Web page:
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3 years on StartPlaying

About me

I've had RPGs in my life since I was a little dweeb with big round glasses and a bowl cut. I picked up D&D from my parents, who had played in college and well into parenthood, and I kept going, picking up more and more games as I got older. I ran a 10-year long D&D 4th edition campaign. (It's more like 12 now, but we're on a hiatus for the obvious reasons.) I do a bit of illustration. I tend to fill my sketchbooks with rough character portraits and scenes from my campaigns. I do a lot of RPG homebrewing, anywhere from creating new monsters/items for games to building whole new games. Don't worry, I'm not going to throw a bunch of house rules at you. I like to add Jewish folklore to my games sometimes, because it's cool and rarely done right. (Why would dybbuks look like jellyfish? They're supposed to be ghosts. Ghosts of people.)

GM style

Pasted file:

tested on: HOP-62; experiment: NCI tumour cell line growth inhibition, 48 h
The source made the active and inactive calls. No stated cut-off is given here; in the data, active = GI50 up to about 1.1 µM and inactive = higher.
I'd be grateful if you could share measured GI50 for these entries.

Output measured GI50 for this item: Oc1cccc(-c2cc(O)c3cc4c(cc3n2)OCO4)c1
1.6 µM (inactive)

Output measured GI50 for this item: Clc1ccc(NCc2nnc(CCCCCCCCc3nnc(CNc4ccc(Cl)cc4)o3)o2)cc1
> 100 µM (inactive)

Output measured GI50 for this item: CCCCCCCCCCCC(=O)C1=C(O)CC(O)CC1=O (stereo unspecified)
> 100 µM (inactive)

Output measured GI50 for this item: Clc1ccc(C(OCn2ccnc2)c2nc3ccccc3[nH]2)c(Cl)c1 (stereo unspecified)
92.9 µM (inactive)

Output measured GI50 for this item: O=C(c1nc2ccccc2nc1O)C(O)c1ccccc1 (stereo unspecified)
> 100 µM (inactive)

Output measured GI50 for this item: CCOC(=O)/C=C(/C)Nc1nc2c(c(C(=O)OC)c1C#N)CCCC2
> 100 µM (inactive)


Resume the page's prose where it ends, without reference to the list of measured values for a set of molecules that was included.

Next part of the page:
I try to create a vivid, dynamic world for the players to explore, interact with, and (when appropriate) get spooked by. I like a good character voice, but I don't go so over-the-top that it becomes distracting. It's important to me that everyone feels included. It's easy for big personalities to overpower quieter players, so I make sure to engage with everyone regularly. It's cool if you just like to lay back in the cut and listen to everyone else, contributing only once in a while, but I want to make sure you get those chances to contribute when you're ready. I usually like to have an even mix of character-based roleplay and action, but this mostly depends on the system. I try to play each RPG in the best way I can for that system. If the game is all about combat, then we're gonna have some fights. If it's more about improvisation and character, then that's the focus. I like to run serious stories, and let comedy happen naturally in play, rather than explicitly trying to make things funny. I try to let drama land without undercutting it with jokes that break immersion, but I also don't want things to get awkward. It is of utmost importance to me that everyone feels comfortable at my (virtual) table. My table is friendly to LGBTQIA folks, women and BIPOC. I use the X Card (or a virtual equivalent) to ensure we can stop play if anyone is uncomfortable. If you're the kind of person who rolls their eyes at the word "privilege", you and I probably won't get along.

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